Villagers speak out against plan to build 107 homes in Oakley

Dr Ian Prescott with other campaigners

Dr Ian Prescott with other campaigners Buy this photo

First published in News Basingstoke Gazette: Photograph of the Author by , Chief Reporter

VILLAGERS from Oakley have voiced their opposition to plans to build 107 homes.

As reported in The Gazette, Gleeson Developments has applied to the borough council for outline permission to build the homes with associated landscaping, open space and car parking, on land west of Beech Tree Close.

More than 100 people from the village met on May 14 to discuss the proposals, before a spokesman for the newly-formed action group presented their views to Oakley Parish Council’s planning committee the following evening.

Dr Ian Prescott, a retired managing director, of Barn Lane, said Gleeson had failed to properly engage with residents and said they should have submitted a full planning application because of the site’s position in the Church Oakley Conservation Area.

The father-of-three added that Oakley’s village design statement advises that “no further pressure should be placed on the present infrastructure unless suitable improvements are included when necessary.”

Dr Prescott said the proposed access point for pedestrians at Cedar Lodge is “severely dangerous”, with a narrow bend, poor visibility and no street lighting.

He added: “With the additional footfall and traffic volumes, the chances of an accident between a car and a pedestrian rise over 100 times.”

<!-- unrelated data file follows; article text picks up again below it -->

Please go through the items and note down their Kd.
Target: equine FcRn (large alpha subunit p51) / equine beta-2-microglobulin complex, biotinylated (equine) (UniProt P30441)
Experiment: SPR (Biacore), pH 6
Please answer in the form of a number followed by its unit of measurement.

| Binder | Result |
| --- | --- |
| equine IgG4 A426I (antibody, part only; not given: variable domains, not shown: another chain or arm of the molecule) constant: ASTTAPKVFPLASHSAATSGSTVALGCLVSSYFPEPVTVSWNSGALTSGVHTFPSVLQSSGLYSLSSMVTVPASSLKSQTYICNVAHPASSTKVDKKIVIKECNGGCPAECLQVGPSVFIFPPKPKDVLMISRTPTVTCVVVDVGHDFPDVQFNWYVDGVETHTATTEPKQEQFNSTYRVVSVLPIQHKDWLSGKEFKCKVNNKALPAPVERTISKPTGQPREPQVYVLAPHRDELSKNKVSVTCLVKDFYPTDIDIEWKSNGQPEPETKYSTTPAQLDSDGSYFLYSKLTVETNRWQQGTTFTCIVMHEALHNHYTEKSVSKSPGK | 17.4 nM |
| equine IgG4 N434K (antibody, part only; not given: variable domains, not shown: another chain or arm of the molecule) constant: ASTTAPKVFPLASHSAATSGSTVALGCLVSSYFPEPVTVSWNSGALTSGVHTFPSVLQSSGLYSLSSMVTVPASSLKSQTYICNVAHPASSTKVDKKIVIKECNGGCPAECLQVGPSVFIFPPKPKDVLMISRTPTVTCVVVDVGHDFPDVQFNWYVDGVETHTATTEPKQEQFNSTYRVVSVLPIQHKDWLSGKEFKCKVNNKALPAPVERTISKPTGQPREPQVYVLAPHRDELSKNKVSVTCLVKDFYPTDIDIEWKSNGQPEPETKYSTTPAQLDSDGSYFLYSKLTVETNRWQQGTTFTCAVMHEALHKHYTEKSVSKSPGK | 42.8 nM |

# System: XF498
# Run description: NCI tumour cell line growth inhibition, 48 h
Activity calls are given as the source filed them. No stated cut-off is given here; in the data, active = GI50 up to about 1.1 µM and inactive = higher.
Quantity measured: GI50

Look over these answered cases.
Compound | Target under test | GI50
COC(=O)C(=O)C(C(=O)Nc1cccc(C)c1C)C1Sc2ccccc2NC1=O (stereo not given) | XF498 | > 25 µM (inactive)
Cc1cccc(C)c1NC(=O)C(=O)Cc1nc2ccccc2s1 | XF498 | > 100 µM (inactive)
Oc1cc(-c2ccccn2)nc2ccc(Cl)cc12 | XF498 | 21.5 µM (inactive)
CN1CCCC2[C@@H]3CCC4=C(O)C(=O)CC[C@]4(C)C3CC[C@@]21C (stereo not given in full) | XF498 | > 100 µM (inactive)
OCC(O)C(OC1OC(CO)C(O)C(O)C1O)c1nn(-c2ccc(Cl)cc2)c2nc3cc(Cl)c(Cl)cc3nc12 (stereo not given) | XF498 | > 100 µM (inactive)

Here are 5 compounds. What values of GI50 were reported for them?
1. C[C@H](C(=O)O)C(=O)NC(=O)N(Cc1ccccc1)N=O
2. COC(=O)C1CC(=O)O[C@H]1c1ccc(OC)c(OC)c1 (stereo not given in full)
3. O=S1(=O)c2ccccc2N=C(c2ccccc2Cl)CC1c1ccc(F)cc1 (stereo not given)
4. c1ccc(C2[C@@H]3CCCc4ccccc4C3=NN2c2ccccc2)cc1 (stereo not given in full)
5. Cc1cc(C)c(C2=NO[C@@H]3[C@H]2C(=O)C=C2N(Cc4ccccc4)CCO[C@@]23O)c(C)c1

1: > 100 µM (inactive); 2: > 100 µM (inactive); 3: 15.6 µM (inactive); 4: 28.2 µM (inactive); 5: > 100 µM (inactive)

He also pointed out potential problems with the sewage system and flooding issues.

Oakley borough councillor Rob Golding also voiced his objections at the meeting, labelling the application “premature” because it had been submitted before the final details of the Local Plan have been agreed, and this will determine where 150 homes should be built in Oakley.

He added: “There’s no doubt that pre-determining 107 houses out of 150 would undermine the entire neighbourhood planning process.”

Cllr Golding also pointed out that when creating the Local Plan, council officers had stated that the site at Beech Tree Close was an “inappropriate location for large-scale housing development” because it would extend the village into the open countryside.

Cllr Tom Favell, chairman of the planning committee, said councillors had met on several occasions to look at the plans, adding: “Having reviewed, to the best of our abilities, and listening to your arguments, it’s our opinion that the council objects to this proposal.”

The reasons given were because of the development’s location in the conservation area, traffic problems and the density of the development.

Cllr Favell said: “We believe the density should be considerably lower in the conservation area.”

He added: “I would like to sum up by asking the developer why didn’t they wait until our neighbourhood plan was in place so we can have a view from the village about where and how we want development?”

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